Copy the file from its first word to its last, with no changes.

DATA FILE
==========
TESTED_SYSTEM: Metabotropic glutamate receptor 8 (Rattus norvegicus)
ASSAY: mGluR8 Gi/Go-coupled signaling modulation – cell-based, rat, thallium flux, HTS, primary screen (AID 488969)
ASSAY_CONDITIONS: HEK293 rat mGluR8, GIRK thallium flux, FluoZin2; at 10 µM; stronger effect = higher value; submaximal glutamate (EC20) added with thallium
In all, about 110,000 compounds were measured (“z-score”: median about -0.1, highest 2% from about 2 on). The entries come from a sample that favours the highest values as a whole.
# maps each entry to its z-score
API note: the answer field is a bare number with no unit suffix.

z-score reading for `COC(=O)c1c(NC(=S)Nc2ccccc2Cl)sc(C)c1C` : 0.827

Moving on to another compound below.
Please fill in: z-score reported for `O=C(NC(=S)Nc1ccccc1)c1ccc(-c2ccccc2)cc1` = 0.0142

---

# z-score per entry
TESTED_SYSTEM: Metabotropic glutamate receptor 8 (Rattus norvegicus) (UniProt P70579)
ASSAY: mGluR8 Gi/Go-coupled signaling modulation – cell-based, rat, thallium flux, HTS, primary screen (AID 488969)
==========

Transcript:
TESTED_SYSTEM: Metabotropic glutamate receptor 8 (Rattus norvegicus)
ASSAY: mGluR8 Gi/Go-coupled signaling modulation – cell-based, rat, thallium flux, HTS, primary screen (AID 488969)
ASSAY_CONDITIONS: HEK293 rat mGluR8, GIRK thallium flux, FluoZin2; at 10 µM; stronger effect = higher value; submaximal glutamate (EC20) added with thallium
In all, about 110,000 compounds were measured (“z-score”: median about -0.1, highest 2% from about 2 on). The entries come from a sample that favours the highest values as a whole.
# maps each entry to its z-score
API note: the answer field is a bare number with no unit suffix.

z-score reading for `COC(=O)c1c(NC(=S)Nc2ccccc2Cl)sc(C)c1C` : 0.827

Moving on to another compound below.
Please fill in: z-score reported for `O=C(NC(=S)Nc1ccccc1)c1ccc(-c2ccccc2)cc1` = 0.0142

---

# z-score per entry
TESTED_SYSTEM: Metabotropic glutamate receptor 8 (Rattus norvegicus) (UniProt P70579)
ASSAY: mGluR8 Gi/Go-coupled signaling modulation – cell-based, rat, thallium flux, HTS, primary screen (AID 488969)